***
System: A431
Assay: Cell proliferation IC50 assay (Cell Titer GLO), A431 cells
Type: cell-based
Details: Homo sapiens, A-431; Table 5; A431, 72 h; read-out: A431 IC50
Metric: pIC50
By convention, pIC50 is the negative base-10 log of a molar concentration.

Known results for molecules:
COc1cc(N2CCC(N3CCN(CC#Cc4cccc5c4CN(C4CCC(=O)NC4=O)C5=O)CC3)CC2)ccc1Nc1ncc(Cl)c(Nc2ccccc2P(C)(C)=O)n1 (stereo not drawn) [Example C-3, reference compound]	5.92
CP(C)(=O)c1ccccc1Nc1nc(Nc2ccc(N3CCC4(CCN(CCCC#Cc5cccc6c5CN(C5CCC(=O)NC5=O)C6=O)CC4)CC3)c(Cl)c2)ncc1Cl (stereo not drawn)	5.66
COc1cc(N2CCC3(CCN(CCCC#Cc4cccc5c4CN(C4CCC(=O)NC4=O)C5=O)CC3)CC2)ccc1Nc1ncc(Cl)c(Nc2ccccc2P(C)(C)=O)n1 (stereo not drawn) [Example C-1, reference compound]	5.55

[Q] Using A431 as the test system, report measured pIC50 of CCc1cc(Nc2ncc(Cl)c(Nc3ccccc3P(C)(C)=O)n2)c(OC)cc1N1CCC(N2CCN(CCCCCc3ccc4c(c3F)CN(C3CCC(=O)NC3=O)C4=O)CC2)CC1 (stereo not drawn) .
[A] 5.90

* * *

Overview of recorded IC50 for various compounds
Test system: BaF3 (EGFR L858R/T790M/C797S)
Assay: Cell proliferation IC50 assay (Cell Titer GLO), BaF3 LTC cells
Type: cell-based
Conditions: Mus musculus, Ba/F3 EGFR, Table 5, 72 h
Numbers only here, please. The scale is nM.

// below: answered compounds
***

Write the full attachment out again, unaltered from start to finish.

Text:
System: A431
Assay: Cell proliferation IC50 assay (Cell Titer GLO), A431 cells
Type: cell-based
Details: Homo sapiens, A-431; Table 5; A431, 72 h; read-out: A431 IC50
Metric: pIC50
By convention, pIC50 is the negative base-10 log of a molar concentration.

Known results for molecules:
COc1cc(N2CCC(N3CCN(CC#Cc4cccc5c4CN(C4CCC(=O)NC4=O)C5=O)CC3)CC2)ccc1Nc1ncc(Cl)c(Nc2ccccc2P(C)(C)=O)n1 (stereo not drawn) [Example C-3, reference compound]	5.92
CP(C)(=O)c1ccccc1Nc1nc(Nc2ccc(N3CCC4(CCN(CCCC#Cc5cccc6c5CN(C5CCC(=O)NC5=O)C6=O)CC4)CC3)c(Cl)c2)ncc1Cl (stereo not drawn)	5.66
COc1cc(N2CCC3(CCN(CCCC#Cc4cccc5c4CN(C4CCC(=O)NC4=O)C5=O)CC3)CC2)ccc1Nc1ncc(Cl)c(Nc2ccccc2P(C)(C)=O)n1 (stereo not drawn) [Example C-1, reference compound]	5.55

[Q] Using A431 as the test system, report measured pIC50 of CCc1cc(Nc2ncc(Cl)c(Nc3ccccc3P(C)(C)=O)n2)c(OC)cc1N1CCC(N2CCN(CCCCCc3ccc4c(c3F)CN(C3CCC(=O)NC3=O)C4=O)CC2)CC1 (stereo not drawn) .
[A] 5.90

* * *

Overview of recorded IC50 for various compounds
Test system: BaF3 (EGFR L858R/T790M/C797S)
Assay: Cell proliferation IC50 assay (Cell Titer GLO), BaF3 LTC cells
Type: cell-based
Conditions: Mus musculus, Ba/F3 EGFR, Table 5, 72 h
Numbers only here, please. The scale is nM.

// below: answered compounds